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Cheats and Deceits: How Animals and Plants Exploit and Mislead

Martin Stevens. Oxford Univ., $39.95 (296p) ISBN 978-0-19-870789-9

Cheating and deception abounds in the natural world, as Stevens, associate professor in sensory and evolutionary ecology at the University of Exeter (U.K.), reveals in this discussion of the ways plants and animals make use of deceptive strategies to enhance their chances of reproducing. He discusses myriad examples from around the world, always focusing on the evolutionary pressures at work. Stevens shares information from Victorian natural historians—such as Alfred Russel Wallace, Henry Bates, and Charles Darwin—who first noted some of the most obvious cases of mimicry and offered explanations for their existence. Current scientists also receive their due, revealing how increasingly sophisticated experiments have become as they try to determine how and whether deception occurs. Throughout, Stevens draws a distinction between sensory exploitation and mimicry, pointing to the evolutionary pressures that yield dramatically different results in the two cases. His somewhat encyclopedic approach, coupled with his rather dry writing style, make the book better for dipping into than voraciously absorbing. The color plates nicely supplement Stevens's text and will help readers appreciate the nature of many of the deceptions discussed. Illus. (May)

Reviewed on 06/24/2016 | Details & Permalink

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American Heiress: The Wild Saga of the Kidnapping, Crimes, and Trial of Patty Hearst

Jeffrey Toobin. Doubleday, $28.95 (368p) ISBN 978-0-385-53671-4

Toobin (The Run of His Life: The People v. O.J. Simpson), a New Yorker staff writer and CNN senior legal analyst, provides another definitive and nuanced look at a notorious crime case—this time, the 1974 abduction of heiress Patty Hearst in San Francisco by the Symbionese Liberation Army, and its sensational aftermath. Two months into the kidnapping, in a tape released by the SLA, Hearst declared that she’d joined the group; two years later, she faced a federal trial for armed bank robbery. Toobin’s rigorous detective work is enhanced by his placement of the Hearst case in the context of its times, with the U.S. shaken by the continuing Watergate revelations as well as the devastating OAPEC oil embargo, and his expert critique of the work of both prosecution and defense in Hearst’s 1976 trial. His thorough research, careful parsing of all the evidence, and superior prose make the book read like a summertime thriller. Agent: Esther Newberg, ICM. (Aug.)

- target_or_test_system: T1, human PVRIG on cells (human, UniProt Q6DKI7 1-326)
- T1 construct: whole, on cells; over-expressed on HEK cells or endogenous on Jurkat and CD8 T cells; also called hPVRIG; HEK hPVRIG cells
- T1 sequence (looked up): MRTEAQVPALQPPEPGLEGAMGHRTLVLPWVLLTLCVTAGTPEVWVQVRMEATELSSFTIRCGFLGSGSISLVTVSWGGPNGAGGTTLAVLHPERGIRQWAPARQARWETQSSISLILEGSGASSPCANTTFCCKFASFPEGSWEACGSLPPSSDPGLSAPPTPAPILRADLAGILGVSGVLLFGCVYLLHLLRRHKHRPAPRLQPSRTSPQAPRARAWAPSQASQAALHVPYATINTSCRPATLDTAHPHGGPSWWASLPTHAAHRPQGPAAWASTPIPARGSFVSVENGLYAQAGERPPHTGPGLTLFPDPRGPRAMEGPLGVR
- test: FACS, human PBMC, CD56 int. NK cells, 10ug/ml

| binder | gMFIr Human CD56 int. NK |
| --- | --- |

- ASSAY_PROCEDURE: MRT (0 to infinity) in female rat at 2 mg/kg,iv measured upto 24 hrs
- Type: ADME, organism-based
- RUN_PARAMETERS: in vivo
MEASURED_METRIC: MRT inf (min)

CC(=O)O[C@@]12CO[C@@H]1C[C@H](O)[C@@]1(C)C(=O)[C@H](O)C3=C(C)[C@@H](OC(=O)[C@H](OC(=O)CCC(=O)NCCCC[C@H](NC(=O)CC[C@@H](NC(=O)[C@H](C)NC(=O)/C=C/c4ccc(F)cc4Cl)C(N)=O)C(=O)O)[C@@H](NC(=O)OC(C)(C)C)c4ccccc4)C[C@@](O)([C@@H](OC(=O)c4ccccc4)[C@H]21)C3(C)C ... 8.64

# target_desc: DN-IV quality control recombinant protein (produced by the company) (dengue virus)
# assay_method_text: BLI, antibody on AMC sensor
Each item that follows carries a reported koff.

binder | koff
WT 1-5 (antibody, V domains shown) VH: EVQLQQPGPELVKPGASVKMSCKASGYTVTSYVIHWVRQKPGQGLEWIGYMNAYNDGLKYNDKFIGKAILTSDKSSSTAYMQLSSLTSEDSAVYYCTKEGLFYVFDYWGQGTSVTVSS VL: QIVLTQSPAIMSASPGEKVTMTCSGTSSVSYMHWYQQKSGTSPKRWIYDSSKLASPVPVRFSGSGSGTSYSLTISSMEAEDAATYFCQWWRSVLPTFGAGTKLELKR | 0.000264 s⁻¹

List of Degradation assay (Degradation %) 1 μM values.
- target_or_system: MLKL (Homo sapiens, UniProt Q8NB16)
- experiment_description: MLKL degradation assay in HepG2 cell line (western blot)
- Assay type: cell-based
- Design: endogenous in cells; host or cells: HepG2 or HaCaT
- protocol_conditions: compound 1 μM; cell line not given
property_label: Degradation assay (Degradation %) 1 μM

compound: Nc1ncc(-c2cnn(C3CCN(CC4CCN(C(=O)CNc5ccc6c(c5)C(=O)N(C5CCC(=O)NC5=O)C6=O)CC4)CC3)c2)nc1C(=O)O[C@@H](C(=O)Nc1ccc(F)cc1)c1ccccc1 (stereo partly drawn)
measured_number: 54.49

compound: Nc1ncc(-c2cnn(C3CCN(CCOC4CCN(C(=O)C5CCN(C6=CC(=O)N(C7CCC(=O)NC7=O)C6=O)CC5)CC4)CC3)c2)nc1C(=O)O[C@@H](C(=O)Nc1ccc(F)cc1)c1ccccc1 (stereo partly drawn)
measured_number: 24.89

Reviewed on 06/24/2016 | Details & Permalink

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The Terror Years: From Al-Qaeda to the Islamic State

Lawrence Wright. Knopf, $28.95 (400p) ISBN 978-0-385-35205-5

Suffering, violence, and tense intrigue run through these dispatches from the frontlines of the “war on terror,” culled from the author’s New Yorker articles. Pulitzer-winning journalist Wright (Thirteen Days in September) investigates every facet of the shadowy conflict, including Washington officialdom, terrorist cells, and the lives and deaths of the war’s victims, from Syria to lower Manhattan. The pieces include profiles of al-Qaeda mastermind Ayman al-Zawahiri as his militancy is forged under torture in Egyptian prisons; FBI counterterrorism agent Ali Soufan, who used sympathy and cagey questioning rather than waterboarding to get information; and Egyptian Islamist Dr. Fadl (as he’s commonly known), a leading theorist of jihad who renounced violence in 2008. Quieter but equally searching pieces explore the plight of Syrian filmmakers walking a tightrope between expression and government co-optation; the author’s experience training journalists in Saudi Arabia, where they are stifled by theocratic dictatorship; and the heartbreak of families of five American hostages held by ISIS. Wright mixes engrossing procedural writing on organizing and fighting terrorism with vivid firsthand reportage. (Surveying veiled Saudi women, he writes, “It felt to me that all the women had died, and only their shades remained.”) He writes with empathy for every side while clearly registering the moral catastrophes that darken this pitiless struggle. Agent: Andew Wylie, Wylie Agency. (Aug.)